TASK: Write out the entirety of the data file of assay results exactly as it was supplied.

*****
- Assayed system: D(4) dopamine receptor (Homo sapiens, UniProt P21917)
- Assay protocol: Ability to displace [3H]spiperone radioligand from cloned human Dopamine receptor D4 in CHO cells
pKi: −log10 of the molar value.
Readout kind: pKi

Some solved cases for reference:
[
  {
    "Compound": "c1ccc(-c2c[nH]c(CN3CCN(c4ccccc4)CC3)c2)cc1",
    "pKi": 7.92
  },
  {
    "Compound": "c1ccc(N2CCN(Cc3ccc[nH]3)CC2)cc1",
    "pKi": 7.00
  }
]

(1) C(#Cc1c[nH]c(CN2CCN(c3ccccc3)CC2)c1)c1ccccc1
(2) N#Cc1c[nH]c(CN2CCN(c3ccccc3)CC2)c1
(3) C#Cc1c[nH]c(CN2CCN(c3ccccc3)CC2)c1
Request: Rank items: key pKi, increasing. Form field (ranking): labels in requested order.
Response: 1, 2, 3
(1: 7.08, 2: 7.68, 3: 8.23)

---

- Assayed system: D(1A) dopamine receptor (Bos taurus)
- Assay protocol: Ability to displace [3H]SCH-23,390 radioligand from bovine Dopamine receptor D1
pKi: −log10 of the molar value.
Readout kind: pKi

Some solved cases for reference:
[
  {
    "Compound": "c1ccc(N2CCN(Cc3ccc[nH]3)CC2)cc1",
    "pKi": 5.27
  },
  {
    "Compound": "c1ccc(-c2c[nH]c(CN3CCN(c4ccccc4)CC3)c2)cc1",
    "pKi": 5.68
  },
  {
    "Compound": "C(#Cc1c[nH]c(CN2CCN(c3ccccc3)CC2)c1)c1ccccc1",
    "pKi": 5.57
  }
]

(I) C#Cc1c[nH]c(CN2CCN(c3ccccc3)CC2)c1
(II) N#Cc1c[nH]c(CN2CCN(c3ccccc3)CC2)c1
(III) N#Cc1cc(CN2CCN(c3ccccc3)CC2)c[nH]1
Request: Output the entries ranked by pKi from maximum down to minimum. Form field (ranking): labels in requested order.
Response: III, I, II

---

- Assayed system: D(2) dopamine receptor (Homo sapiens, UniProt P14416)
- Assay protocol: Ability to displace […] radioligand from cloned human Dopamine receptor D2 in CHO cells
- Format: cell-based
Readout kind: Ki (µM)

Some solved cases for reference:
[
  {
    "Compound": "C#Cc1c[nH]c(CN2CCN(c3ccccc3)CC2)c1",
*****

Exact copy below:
- Assayed system: D(4) dopamine receptor (Homo sapiens, UniProt P21917)
- Assay protocol: Ability to displace [3H]spiperone radioligand from cloned human Dopamine receptor D4 in CHO cells
pKi: −log10 of the molar value.
Readout kind: pKi

Some solved cases for reference:
[
  {
    "Compound": "c1ccc(-c2c[nH]c(CN3CCN(c4ccccc4)CC3)c2)cc1",
    "pKi": 7.92
  },
  {
    "Compound": "c1ccc(N2CCN(Cc3ccc[nH]3)CC2)cc1",
    "pKi": 7.00
  }
]

(1) C(#Cc1c[nH]c(CN2CCN(c3ccccc3)CC2)c1)c1ccccc1
(2) N#Cc1c[nH]c(CN2CCN(c3ccccc3)CC2)c1
(3) C#Cc1c[nH]c(CN2CCN(c3ccccc3)CC2)c1
Request: Rank items: key pKi, increasing. Form field (ranking): labels in requested order.
Response: 1, 2, 3
(1: 7.08, 2: 7.68, 3: 8.23)

---

- Assayed system: D(1A) dopamine receptor (Bos taurus)
- Assay protocol: Ability to displace [3H]SCH-23,390 radioligand from bovine Dopamine receptor D1
pKi: −log10 of the molar value.
Readout kind: pKi

Some solved cases for reference:
[
  {
    "Compound": "c1ccc(N2CCN(Cc3ccc[nH]3)CC2)cc1",
    "pKi": 5.27
  },
  {
    "Compound": "c1ccc(-c2c[nH]c(CN3CCN(c4ccccc4)CC3)c2)cc1",
    "pKi": 5.68
  },
  {
    "Compound": "C(#Cc1c[nH]c(CN2CCN(c3ccccc3)CC2)c1)c1ccccc1",
    "pKi": 5.57
  }
]

(I) C#Cc1c[nH]c(CN2CCN(c3ccccc3)CC2)c1
(II) N#Cc1c[nH]c(CN2CCN(c3ccccc3)CC2)c1
(III) N#Cc1cc(CN2CCN(c3ccccc3)CC2)c[nH]1
Request: Output the entries ranked by pKi from maximum down to minimum. Form field (ranking): labels in requested order.
Response: III, I, II

---

- Assayed system: D(2) dopamine receptor (Homo sapiens, UniProt P14416)
- Assay protocol: Ability to displace […] radioligand from cloned human Dopamine receptor D2 in CHO cells
- Format: cell-based
Readout kind: Ki (µM)

Some solved cases for reference:
[
  {
    "Compound": "C#Cc1c[nH]c(CN2CCN(c3ccccc3)CC2)c1",